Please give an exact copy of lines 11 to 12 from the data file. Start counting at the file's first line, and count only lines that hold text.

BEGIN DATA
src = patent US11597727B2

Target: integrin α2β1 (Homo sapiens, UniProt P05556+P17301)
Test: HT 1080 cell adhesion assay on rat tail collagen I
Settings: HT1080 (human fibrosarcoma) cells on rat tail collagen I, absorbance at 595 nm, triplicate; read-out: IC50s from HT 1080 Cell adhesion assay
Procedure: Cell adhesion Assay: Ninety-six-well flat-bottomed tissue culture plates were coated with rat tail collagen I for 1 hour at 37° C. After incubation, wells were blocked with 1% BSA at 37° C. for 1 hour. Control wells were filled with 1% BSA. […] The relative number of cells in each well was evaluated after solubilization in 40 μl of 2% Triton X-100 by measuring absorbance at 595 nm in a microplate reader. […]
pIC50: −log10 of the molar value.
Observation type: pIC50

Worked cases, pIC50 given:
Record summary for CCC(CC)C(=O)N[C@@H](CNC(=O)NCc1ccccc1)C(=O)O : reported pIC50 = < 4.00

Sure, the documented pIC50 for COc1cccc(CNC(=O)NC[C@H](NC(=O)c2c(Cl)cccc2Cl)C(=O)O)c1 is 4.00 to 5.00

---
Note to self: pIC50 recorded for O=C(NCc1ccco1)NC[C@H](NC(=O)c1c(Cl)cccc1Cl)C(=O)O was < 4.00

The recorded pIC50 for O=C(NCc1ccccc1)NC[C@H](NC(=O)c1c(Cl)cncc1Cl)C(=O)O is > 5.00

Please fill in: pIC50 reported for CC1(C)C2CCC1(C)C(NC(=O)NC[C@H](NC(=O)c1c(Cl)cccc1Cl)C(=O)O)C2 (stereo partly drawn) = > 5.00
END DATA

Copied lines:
---
Note to self: pIC50 recorded for O=C(NCc1ccco1)NC[C@H](NC(=O)c1c(Cl)cccc1Cl)C(=O)O was < 4.00